This coming 16th of September, our nation, inclusive of Peninsular Malaysia and its eastern states, Sabah and Sarawak, turns 57 years old. On this significant day, decades ago, we became wholly and conclusively the nation of Malaysia. It’s an important day for all Malaysians, and as we look forward to the holiday—we also pause to think about our unique heritage…
To Love Malaysia is To Love Batik
Who among us Malaysians haven’t seen our parents, pak ciks and nenek moyangs languishing around the house in their cooling cotton sarongs? Officials and commoners alike, proudly donning batik sarongs at weddings, official functions, and corporate ceremonies. Lovely ladies looking fine and shapely in their ornate batik kebayas or baju kurungs.
Batik cloth’s popularity and versatility can also be seen in today’s contemporary designs. It’s been fondly turned into shirts, scarves, bags, accessories, and even homewares.
Yet how many of us truly understand batik’s rich history and its strong ties to our nationhood? It’s food for thought...
The Origin of Batik
Till today, batik’s true origin remains an unsolved mystery. The one thing we know for sure is that it is a very “ancient” art form. Evidence of early batik showing up on the scenes have been found in the Middle East, Egypt, East Turkestan, Europe, Japan as well as India and China (Central Asia) 2000 years ago.
Batik found its highest artistic expression, however, in South East Asia, particularly in Indonesia and Malaysia. The batik of Malaysia can be found on the east coast of Malaysia (Kelantan, Terengganu and Pahang), while the batik of Johor bears closer similarities to Javanese and Sumatran influences—thanks in part to geographic proximity.
Malaysian batik also distinctly does not display other motifs except for geometrical shapes, plants and flowers in accordance with local Islamic belief—which avoids depicting human and animal images.
There are several batik-making techniques in the country. Chanting, a method that uses a pen-like tool to apply liquid hot wax onto intricate hand-drawn designs on silk cloth, is the most popular. The other popular technique is batik blocking, where metal stamps are dipped in hot wax and stamped across fabrics in a repetitive pattern and then hand-painted in layers. Artists also experiment with Japanese resist fabric dyeing techniques like shibori and even incorporate natural dyes from plants into their designs.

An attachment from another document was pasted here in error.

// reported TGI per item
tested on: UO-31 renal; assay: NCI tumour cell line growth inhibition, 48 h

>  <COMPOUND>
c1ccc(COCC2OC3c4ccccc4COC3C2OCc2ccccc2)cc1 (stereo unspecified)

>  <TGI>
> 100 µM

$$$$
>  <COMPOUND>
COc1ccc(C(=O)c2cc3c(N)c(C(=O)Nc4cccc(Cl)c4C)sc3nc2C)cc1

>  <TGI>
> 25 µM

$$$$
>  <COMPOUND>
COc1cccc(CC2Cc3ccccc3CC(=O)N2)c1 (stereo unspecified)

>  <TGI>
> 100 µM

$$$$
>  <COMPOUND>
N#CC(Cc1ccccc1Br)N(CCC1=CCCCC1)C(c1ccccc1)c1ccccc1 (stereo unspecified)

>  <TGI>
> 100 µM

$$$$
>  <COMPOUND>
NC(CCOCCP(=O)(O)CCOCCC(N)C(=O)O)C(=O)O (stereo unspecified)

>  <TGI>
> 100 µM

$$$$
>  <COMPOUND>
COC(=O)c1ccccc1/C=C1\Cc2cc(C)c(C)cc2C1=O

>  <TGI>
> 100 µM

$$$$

Batik Makers Deserve Appreciation and a Sounding Board
(Or should we say, ‘painting board’?) At Batik Boutique, we not only aim to preserve and spread the love of batik far and wide; we support women from marginalized communities , many of which are low income earners and mothers who have gained a marketable skill and means to earn sustainable income.
It’s one thing to be fashionable and trendy, another to be a conscious contributor to our local community and environment. We believe fashion forward brands should pay heed to culture and heritage; pay artisans and workers fairly; and care deeply for the environment. At Batik Boutique, we marry the best of all worlds: people, planet, and profit.
This we do by engaging batik artists and seamstresses all across Malaysia, who set their own financial goals and working hours. Seamstresses working with Batik Boutique earn an average of 40% higher than the industry rate and receive skill training needed.
Mothers are encouraged to balance their work hours with family quality time—they have their own say. Our sewing training centre was set up for them to learn sewing skills—passed down through generations of Malaysians.
Woven into the fabric of our business—is an overarching purpose to preserve our local batik heritage and bless the hands who made them. So if you’re thinking of giving back to the community like we are, explore our products at Batik Boutique.
Batik wearing is not just for government servants during formal occasions or every Thursday… Everyone, young and old, can wear local batik and showcase what it means to be fashionably and proudly Malaysian. And we’re convinced Malaysian batik can also be for the world!
Happy Malaysia Day, from our Batik Boutique family to yours.
To purchase, visit our website www.thebatikboutique.com. You can also visit us at our retail outlet in Desa Sri Hartamas, Kuala Lumpur, open from 9am to 6pm Mondays to Saturdays.